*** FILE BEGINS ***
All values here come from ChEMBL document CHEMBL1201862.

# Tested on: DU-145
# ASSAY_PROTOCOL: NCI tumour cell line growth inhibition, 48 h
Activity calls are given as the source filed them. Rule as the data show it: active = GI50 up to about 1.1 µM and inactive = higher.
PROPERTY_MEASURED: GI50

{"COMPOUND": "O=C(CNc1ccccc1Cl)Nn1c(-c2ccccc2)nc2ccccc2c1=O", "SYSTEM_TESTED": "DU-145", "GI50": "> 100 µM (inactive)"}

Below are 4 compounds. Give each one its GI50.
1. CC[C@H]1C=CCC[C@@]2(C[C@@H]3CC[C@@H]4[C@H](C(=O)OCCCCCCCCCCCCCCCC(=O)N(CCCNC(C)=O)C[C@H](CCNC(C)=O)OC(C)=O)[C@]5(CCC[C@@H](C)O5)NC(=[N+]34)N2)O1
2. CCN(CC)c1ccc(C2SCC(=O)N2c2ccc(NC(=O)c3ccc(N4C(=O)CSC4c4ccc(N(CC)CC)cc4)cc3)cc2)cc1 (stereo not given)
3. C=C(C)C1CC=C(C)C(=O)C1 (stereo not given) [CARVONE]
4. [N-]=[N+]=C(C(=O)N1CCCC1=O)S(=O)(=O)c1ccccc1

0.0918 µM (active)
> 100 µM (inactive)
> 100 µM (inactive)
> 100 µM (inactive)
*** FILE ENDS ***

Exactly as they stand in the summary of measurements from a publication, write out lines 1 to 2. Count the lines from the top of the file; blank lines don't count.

All values here come from ChEMBL document CHEMBL1201862.

# Tested on: DU-145